In news coverage of the Ukraine conflict you often hear mention of the ‘Russian-speaking east and south of the country.’ This is itself a simplification, but it can lead to an outright misunderstanding – i.e. that language is the same thing as ethnicity. In fact, assuming that Russian-speakers in Ukraine are ethnically Russian is like assuming that English-speakers in Wales are ethnically English.
Of course, there are areas within Ukraine’s borders where the population is both predominantly Russian-speaking and ethnically Russian. These include the Crimean peninsula (still officially part of Ukraine in the eyes of most countries) and much of the conflict-ridden Donbass region in the east.
Given his track record, one might conclude that Putin wants to do to Donbass what he did to Crimea.
But according to James Meek in the London Review of Books, this is a “dangerous false assumption”:
“…what Russia actually wants is indirect influence over the whole of Ukraine, and for the West to pay for it.”
As noted before on the Deep End, Putin’s previous mini-conquests, in places like South Ossetia are a major drain on Russian resources. Meek believes that Putin has a different plan for eastern Ukraine:
“Putin and his inner circle know that if the conflict were frozen along present lines… He would add another tiny, needy enclave to his collection; Russia would be stuck with the bill; the rest of Ukraine would be lost to him entirely; sanctions would continue.
“Hence his current strategy: to create a puppet state, a region that is both a Russian protectorate and part of the Ukrainian body politic; over which the majority of Ukrainians have no real control, but which has powers to shape Ukrainian national policy, and which the majority of Ukrainians are obliged to pay to rebuild. And since Ukraine is, financially, dependent on the West, it is the West that would pay.”
Meek goes on to argue that Ukraine and the West should seek to freeze the conflict – leaving Russia to pay for the “pensioners and subsidised coal mines” of the territory under its control.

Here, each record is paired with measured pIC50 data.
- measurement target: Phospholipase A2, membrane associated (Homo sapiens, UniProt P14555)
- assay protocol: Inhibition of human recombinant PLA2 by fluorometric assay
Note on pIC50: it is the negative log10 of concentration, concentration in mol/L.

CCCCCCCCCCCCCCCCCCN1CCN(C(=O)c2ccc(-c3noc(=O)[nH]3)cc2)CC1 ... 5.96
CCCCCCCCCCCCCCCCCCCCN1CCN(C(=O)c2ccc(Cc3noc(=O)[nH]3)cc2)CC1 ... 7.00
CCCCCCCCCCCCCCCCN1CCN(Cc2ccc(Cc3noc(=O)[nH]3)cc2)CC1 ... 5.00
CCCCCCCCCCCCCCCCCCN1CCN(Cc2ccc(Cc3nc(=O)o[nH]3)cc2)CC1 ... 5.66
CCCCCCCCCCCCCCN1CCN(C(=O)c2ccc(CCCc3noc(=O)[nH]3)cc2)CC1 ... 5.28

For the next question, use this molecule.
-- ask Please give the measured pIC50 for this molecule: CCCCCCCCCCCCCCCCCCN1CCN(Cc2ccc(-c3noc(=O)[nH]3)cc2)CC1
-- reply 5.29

As with Crimea and the other Russian puppet states, there’d be no question of accepting any change in sovereignty. Rather, we’d simply acknowledge Russia’s de facto status as the occupying power. Indeed, given Putin’s refusal to admit the true extent of Russia’s involvement, a specific mechanism by which other countries could formally recognise both the reality and illegality of an occupation would be a useful diplomatic tool.
Freezing the conflict would leave Putin to stew in his own juice, give Ukraine time to reform itself into something like a functioning democracy and provide “some relief and security to the millions of people trapped in the war zone.”
But what if Putin keeps unfreezing the conflict by pressing forward into other Russian-speaking, though not ethically Russian, parts of Ukraine?
Militarily and politically this is a much riskier proposition for him. Meek makes the point that in the Donbass government forces were attacked from Russian territory and were therefore unable to hit back. Putin would not have this impunity if he tries to move deeper into Ukraine.
None of this is ideal. No country should get away with occupying so much as an inch of another country’s soil. But let’s not forget that it wasn’t a hot war that won the Cold War, but an effective containment strategy.